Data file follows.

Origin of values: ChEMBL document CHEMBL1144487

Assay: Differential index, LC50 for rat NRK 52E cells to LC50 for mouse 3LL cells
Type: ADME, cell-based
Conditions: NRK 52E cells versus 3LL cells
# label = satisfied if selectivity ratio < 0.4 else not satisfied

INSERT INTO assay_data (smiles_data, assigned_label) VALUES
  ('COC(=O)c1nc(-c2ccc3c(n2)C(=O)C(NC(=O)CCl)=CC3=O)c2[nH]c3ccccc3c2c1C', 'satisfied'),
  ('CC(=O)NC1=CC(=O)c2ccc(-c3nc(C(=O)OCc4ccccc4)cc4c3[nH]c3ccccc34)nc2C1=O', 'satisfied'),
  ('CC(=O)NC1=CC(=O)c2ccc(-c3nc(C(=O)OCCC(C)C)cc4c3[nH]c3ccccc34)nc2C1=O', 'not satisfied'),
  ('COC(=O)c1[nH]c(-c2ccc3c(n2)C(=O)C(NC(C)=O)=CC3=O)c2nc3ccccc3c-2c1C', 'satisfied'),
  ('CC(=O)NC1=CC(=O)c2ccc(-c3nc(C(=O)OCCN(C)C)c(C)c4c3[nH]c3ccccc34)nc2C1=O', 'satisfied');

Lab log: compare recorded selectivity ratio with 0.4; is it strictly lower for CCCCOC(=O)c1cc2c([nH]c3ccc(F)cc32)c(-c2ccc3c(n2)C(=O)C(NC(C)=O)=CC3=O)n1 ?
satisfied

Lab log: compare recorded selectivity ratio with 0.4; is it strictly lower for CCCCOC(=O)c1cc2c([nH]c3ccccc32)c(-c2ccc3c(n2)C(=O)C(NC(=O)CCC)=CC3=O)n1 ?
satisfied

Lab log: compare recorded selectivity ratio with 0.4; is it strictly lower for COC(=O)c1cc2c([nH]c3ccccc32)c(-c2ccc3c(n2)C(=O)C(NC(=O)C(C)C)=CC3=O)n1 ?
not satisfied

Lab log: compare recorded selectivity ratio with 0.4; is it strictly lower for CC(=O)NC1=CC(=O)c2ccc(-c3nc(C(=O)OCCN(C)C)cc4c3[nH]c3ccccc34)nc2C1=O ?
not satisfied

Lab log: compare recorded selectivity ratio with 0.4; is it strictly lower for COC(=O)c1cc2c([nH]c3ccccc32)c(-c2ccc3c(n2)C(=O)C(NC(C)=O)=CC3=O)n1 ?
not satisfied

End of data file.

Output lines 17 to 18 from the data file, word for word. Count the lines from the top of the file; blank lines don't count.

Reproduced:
not satisfied

Lab log: compare recorded selectivity ratio with 0.4; is it strictly lower for CC(=O)NC1=CC(=O)c2ccc(-c3nc(C(=O)OCCN(C)C)cc4c3[nH]c3ccccc34)nc2C1=O ?